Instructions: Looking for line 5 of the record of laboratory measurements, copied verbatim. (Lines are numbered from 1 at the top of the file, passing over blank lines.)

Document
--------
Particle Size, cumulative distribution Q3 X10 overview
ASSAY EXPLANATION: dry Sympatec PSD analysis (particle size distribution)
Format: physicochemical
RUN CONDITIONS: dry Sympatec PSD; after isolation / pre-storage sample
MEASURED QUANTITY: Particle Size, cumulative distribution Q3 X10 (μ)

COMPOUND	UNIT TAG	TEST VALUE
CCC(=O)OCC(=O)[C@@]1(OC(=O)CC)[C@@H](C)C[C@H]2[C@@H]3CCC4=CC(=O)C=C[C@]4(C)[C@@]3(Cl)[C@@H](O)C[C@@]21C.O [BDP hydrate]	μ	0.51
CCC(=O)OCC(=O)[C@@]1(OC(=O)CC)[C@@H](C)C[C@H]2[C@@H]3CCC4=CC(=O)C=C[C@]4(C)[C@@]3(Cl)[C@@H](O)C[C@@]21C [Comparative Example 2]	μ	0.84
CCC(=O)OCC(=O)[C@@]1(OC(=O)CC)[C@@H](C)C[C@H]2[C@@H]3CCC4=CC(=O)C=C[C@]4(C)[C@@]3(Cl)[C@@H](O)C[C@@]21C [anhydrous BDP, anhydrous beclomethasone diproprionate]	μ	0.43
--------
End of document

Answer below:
MEASURED QUANTITY: Particle Size, cumulative distribution Q3 X10 (μ)